The U.S. auto market has recovered nicely from the dark days of the financial crisis. Barely 10 million new vehicles were sold in 2010, versus 17 million in 2000.
Currently, the carmakers are on pace to nearly match 2000 by the end of this year. Sales data for July is being released by car companies through the day, and it looks like a projected 16.7-16.9 million new cars and trucks could roll off dealer lots by the end of the year.
This rapid bounce-back has enabled the the U.S. to blast right through what industry observers call the “replacement rate” of around 15 million new vehicles sold per year.
So what’s turbocharging the market’s performance?
Some contrarians, such as Morgan Stanley analyst Adam Jonas, argue that the surge in sales is fuelled by low interest rates and by the willingness of lenders to finance car loans for customers with subprime credit.
But there’s another critical factor: vehicle age.
The average age of a car or truck on U.S. roads is at an all-time high of 11.4 years, reported the Los Angeles Times’ Jerry Hirsch, citing a study by IHS Automotive. By 2019, the average age could climb to nearly 12 years.
Cars are better than they used to be, so that explains some of this trend. But people are also hanging onto their vehicles for much longer than they have historically.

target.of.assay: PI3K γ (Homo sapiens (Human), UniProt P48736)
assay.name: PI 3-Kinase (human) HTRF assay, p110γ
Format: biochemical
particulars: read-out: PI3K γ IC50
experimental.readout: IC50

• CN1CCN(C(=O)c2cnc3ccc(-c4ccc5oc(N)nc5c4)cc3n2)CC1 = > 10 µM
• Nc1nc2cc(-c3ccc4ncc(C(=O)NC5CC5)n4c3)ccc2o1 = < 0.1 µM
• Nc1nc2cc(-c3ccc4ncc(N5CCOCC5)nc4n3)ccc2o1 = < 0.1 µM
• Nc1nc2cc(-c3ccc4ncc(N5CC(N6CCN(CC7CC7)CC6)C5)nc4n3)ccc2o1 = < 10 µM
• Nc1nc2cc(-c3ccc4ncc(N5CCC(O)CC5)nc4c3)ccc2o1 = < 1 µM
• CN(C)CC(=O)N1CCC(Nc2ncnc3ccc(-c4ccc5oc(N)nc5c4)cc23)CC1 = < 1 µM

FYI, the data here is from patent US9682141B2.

But even though it can be rewarding to drive a bought-and-paid-for set of wheels until…well, the wheels fall off, most Americans don’t want to do that. For one thing, an 11-year-old car is a technological dinosaur by comparison with a new vehicle.
Think about it: In 2003, GPS navigation systems were only just beginning to show up in cars and the first iPod had only been around for a few years.
An 11-year-old-car could also be pushing 200,000 miles on the odometer, assuming normal driving patterns. If you’ve been fastidious about maintenance, you can keep such a relic running. Or you can do as I did recently and finally throw in the towel on your antique: a salvage company took my 1998 Saab 900S off my hands for the princely sum of $US300.
After a while, it just doesn’t make financial sense to spend hundreds if not thousands to keep a car on the road when you can reset the clock, buy a new car, and drive relatively problem-free for a few years.
With the average age of a car in the U.S. set to remain stable at around 11 years for the immediate future, this factor should continue to support new vehicles sales for a while.
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